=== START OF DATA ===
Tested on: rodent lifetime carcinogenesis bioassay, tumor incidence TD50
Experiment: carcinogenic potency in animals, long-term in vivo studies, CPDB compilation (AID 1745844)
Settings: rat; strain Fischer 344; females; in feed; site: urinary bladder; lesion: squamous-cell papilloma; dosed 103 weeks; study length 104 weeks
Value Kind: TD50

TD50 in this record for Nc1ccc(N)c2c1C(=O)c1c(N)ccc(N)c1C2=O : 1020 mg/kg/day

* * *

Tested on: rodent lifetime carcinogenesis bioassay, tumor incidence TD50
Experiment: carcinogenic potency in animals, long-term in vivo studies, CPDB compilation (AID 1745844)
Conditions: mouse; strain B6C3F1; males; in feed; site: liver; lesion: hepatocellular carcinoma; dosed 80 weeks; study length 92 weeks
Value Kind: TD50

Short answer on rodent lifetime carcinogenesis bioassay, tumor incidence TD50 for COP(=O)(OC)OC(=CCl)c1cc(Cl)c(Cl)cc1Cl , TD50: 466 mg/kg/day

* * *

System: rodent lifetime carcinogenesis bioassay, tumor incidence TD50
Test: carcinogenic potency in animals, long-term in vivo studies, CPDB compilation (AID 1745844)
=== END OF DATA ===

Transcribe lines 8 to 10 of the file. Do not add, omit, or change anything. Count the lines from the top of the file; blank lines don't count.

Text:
Experiment: carcinogenic potency in animals, long-term in vivo studies, CPDB compilation (AID 1745844)
Conditions: mouse; strain B6C3F1; males; in feed; site: liver; lesion: hepatocellular carcinoma; dosed 80 weeks; study length 92 weeks
Value Kind: TD50